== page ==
This rustic, old-world trattoria is as Roman as they come, specialising in local fried specialties such as deep-fried artichokes in the Jewish style, lots of offal, roasted abbacchio (suckling lamb) and of course, some mighty fine pasta, like a richly braised oxtail ragu with rigatoni that combines two of Rome's favourite foods in the one dish. Opened 60 years ago, it's now run by brother and sister team Grazie and Giacomo Lo Bianco. Their wine list is huge, but with really fair prices (last time, my bottle cost less here than at Rome airport's duty-free store).
Armando al Pantheon, for spaghetti cacio e pepe
Armando Gargioli opened this venerable Roman institution, adjacent to the historic Pantheon, in 1961. Today, it is managed by his sons, Claudio and Fabrizio, and grand-daughter Fabiana. You will be among tourists, but this is one of Rome's truly iconic old school trattorie, complete with a gorgeous wood-panelled dining room lined with framed paintings and sketches. On the tables are Roman cuisine's greatest hits, from wild boar bruschetta and trippa alla romana to pasta all'amatriciana and alla gricia. The pick is the cacio e pepe, in which the pasta is seemingly emulsified with the cheeses and cracked pepper rather than physically sauced.
Marzapane, for linguine with tomato and basil
Alba Esteve Ruiz, who cooked at the celebrated El Celler de Can Roca in Spain, opened this calm, elegant ristorante in 2013. Here, she combines Michelin-starred Spanish inventiveness with Roman tradition, a light hand and a sharp eye for presentation. Her linguine with tomato and basil is shockingly graphic, with a tower of twirled pasta coated with lurid basil-green and tomato-red sauces, but it still tastes comfortingly familiar.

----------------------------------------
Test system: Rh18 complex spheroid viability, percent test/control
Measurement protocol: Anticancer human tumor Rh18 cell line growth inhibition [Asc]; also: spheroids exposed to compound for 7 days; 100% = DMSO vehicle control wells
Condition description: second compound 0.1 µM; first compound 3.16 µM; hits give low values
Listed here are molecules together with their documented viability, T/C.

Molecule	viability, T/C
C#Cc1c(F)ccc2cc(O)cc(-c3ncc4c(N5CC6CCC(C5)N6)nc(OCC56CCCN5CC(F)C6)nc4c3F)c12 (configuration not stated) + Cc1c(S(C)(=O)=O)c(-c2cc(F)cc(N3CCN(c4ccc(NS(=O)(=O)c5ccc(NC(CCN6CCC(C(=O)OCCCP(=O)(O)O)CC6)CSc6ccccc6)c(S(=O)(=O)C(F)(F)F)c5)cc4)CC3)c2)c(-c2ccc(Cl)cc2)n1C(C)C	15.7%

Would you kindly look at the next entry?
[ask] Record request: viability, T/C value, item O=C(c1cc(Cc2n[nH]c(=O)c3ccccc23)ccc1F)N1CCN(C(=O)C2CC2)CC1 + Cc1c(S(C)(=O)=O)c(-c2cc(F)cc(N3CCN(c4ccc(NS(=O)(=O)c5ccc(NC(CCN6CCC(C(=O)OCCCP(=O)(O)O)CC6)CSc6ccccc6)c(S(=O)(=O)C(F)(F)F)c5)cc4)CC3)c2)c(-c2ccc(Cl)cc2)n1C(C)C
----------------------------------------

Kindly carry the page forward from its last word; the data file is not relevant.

Santo Palato, for bucatini all'amatriciana
Having cooked at the Michelin-starred Metamorfosi, young chef Sarah Cicolini helped open this ochre-walled, natural-wined trattoria in Rome's San Giovanni district, injecting new life into Roman dishes such as bucatini all'amatriciana, trippa alla romana and chicken liver frittata without rewiring their DNA. Inspired by her grandmother's cooking, she even does that great Roman classic of rigatoni with milk-fed veal intestines (pajata).
Pierluigi, for spaghetti with scampi and tomato
Sitting out on the courtyard here on a warm summer's night as limos pull up in the narrow street dropping off the highs and lows of Roman society is as close as you and I will ever get to Federico Fellini's masterpiece La Dolce Vita. From American presidents to Italian supermodels, the well-heeled crowd is here for Lorenzo Lisi's vast spread of fish and seafood, the award-winning wine list, the spaghetti alle vongole veraci, and the summer-bright spaghetti with scampi, datterini tomatoes and sweet, sweet basil.
La Pergola, for fagotelli La Pergola
The ambitious, inventive Heinz Beck launched this finer-than-fine dining restaurant, perched in a luxury hotel on top of Monte Mario, back in 1994. He went on to be awarded three Michelin stars and hailed as Rome's best chef – not bad for someone born and raised in Germany. Beck's devilishly clever twist on carbonara is the La Pergola fagotelli, in which cheeses, pepper and guanciale are miraculously encased inside paper-thin parcels of pasta – a new way of playing with a taste as old as time.